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46 F.

3d 1127

NOTICE: Fourth Circuit I.O.P. 36.6 states that citation of


unpublished dispositions is disfavored except for establishing
res judicata, estoppel, or the law of the case and requires
service of copies of cited unpublished dispositions of the Fourth
Circuit.
UNITED STATES OF AMERICA, Plaintiff-Appellee,
v.
Sherrill Gary BRINKLEY, Defendant-Appellant.
No. 93-5469.

United States Court of Appeals, Fourth Circuit.


Submitted: June 14, 1994.
Decided: February 2, 1995.

George V. Laughrun, II, Goodman, Carr, Nixon, Laughrun & Levine,


P.A., Charlotte, NC., for appellant. Jerry W. Miller, U.S. Atty., Robert J.
Conrad, Jr., Asst. U.S. Atty., Charlotte, NC, for appellee.
Before WILKINSON, WILKINS, and WILLIAMS, Circuit Judges.
OPINION
PER CURIAM:

Sherrill Gary Brinkley pled guilty to all ten counts of an indictment charging
him with conspiracy, various firearms offenses, and possession of a stolen
vehicle. He was sentenced to 360 months imprisonment1 on the following
counts: conspiracy, 18 U.S.C. Sec. 371 (1988) (Count One); possession of
firearms and ammunition by a convicted felon, 18 U.S.C.A. Sec. 922(g) (West
Supp.1994) (Counts Two through Four); possession of a stolen vehicle, 18
U.S.C.A. Sec. 2313 (West Supp.1994) (Count Eight); and possession of an
unregistered firearm, 26 U.S.C.A. Sec. 5861(d) (West 1989) (Count Nine). The
remaining counts were dismissed after sentencing.
Brinkley appeals his sentence on numerous grounds asserted in his main brief

and in a pro se supplemental brief. We affirm the sentence as determined by the


district court in most respects. However, we find that the separate convictions
and sentences imposed on Counts Two and Three constituted plain error,
Fed.R.Crim.P. 52(b). Consequently, we remand for resentencing.

In September 1990, police searched a storage space in Charlotte, North


Carolina, which Brinkley's wife had rented under a false name. Two stolen cars
were found, and in one of them, a 1987 Buick, was a suitcase containing two
pistols, two rifles, a silencer, and a variety of ammunition. Brinkley had two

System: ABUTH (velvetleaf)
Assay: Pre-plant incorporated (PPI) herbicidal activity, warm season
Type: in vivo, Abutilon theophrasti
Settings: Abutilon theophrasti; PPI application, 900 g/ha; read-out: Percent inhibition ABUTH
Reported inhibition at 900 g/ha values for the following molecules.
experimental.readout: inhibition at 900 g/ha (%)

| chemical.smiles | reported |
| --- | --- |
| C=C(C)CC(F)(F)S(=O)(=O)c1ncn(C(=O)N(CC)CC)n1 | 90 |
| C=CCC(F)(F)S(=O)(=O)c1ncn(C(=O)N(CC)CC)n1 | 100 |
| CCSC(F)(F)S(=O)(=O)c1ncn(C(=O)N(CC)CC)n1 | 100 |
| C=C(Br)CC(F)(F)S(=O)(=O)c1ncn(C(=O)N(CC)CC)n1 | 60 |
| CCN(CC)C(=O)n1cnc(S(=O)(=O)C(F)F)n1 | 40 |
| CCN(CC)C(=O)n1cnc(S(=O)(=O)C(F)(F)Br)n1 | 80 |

prior felony convictions. After Brinkley's guilty plea to the federal charges, he
was tried and convicted in Kansas of the May 1990 murder of Everett Bishop
with an Intratec 9 mm pistol, serial number 112492. The pistol was the same
one Brinkley had pled guilty to possessing under Count Two of the federal
indictment.

At Brinkley's sentencing hearing, the government introduced a transcript of


testimony from Brinkley's murder trial in Kansas. It included the testimony of
Eric Montgomery, an eyewitness to the murder of Bishop, and of Herbert
Drake, an agent of the Bureau of Alcohol, Tobacco and Firearms.

Montgomery testified that he, Bishop, and Brinkley took a number of firearms
from Bishop's collection to do some target shooting on Bishop's property.
Bishop and Brinkley assembled a "Tech 9" pistol by attaching a silencer which
came with the gun. Brinkley then shot Bishop with the 9 mm pistol, and
finished him off with a .45 caliber pistol. After the murder, Montgomery and
Brinkley went back to Bishop's house, where Brinkley helped himself to other
guns from Bishop's collection, including a Tanfoglio .380 caliber pistol.
Brinkley left the area the next day, taking the weapons with him. Subsequently,
the two pistols and the silencer were all seized from Brinkley's storage locker in
Charlotte, North Carolina.

In calculating Brinkley's sentence, the probation officer recommended


application of the cross-reference in guideline section 2K2.1(c)2 which directs
that, if an illegally owned firearm was used in another offense and death results,
the guideline for the other offense should be used if the offense level is greater.
With an increase under guideline section 2A1.1 (First Degree Murder) and a
decrease for acceptance of responsibility, Brinkley's recommended base offense
level was forty-one. The resulting guideline range was 360 months to life.
Although Brinkley opposed use of the cross-reference in section 2K2.1(c), the
district court found that the probation officer had correctly applied it.

Brinkley's principal contention on appeal is that the district court erred in

Brinkley's principal contention on appeal is that the district court erred in


applying the cross-reference to murder and thereby increasing his offense level.
He argues that for section 2K2.1(c) to apply, the firearm must have been used
in another federal offense, but concedes that we rejected the same argument in
United States v. Carroll, 3 F.3d 98, 103 (4th Cir.1993). He suggests that his
case is distinguishable from Carroll because the murder was not
contemporaneous with the Sec. 922(g) offense charged against him. He cites no
authority for this proposition, and we do not find it persuasive.

Brinkley also contends that application of the cross-reference and the resulting
increase in his sentence was a violation of the Double Jeopardy Clause because
it was a second punishment for the murder of Bishop. He cites United States v.
McCormick, 992 F.2d 437, 440-41 (2d Cir.1993), in which the Second Circuit
held that Congress did not intend the same conduct to be both the basis of a
federal sentencing enhancement and a separate federal conviction. However,
the district court correctly found no double jeopardy bar to a federal sentencing
enhancement based on conduct for which the defendant had been convicted in
state court. See United States v. Willis, 925 F.2d 359, 362 (10th Cir.1991).

In his pro se supplemental brief, Brinkley again argues that, after he testified at
the sentencing hearing that the Tech 9 was not the murder weapon, the court
should have refused to apply the cross-reference. He also claims that the
murder was not related to his firearms offenses. We find these arguments